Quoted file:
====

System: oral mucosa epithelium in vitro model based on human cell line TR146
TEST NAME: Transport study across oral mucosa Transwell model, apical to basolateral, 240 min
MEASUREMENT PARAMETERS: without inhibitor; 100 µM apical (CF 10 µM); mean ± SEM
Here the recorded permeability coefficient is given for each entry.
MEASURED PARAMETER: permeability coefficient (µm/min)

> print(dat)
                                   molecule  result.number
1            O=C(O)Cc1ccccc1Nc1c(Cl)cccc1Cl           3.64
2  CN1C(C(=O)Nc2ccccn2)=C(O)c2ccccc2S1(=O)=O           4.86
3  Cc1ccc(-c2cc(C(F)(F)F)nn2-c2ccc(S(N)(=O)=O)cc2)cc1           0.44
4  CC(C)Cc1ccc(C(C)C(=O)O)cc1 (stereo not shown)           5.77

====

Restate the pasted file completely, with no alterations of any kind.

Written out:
System: oral mucosa epithelium in vitro model based on human cell line TR146
TEST NAME: Transport study across oral mucosa Transwell model, apical to basolateral, 240 min
MEASUREMENT PARAMETERS: without inhibitor; 100 µM apical (CF 10 µM); mean ± SEM
Here the recorded permeability coefficient is given for each entry.
MEASURED PARAMETER: permeability coefficient (µm/min)

> print(dat)
                                   molecule  result.number
1            O=C(O)Cc1ccccc1Nc1c(Cl)cccc1Cl           3.64
2  CN1C(C(=O)Nc2ccccn2)=C(O)c2ccccc2S1(=O)=O           4.86
3  Cc1ccc(-c2cc(C(F)(F)F)nn2-c2ccc(S(N)(=O)=O)cc2)cc1           0.44
4  CC(C)Cc1ccc(C(C)C(=O)O)cc1 (stereo not shown)           5.77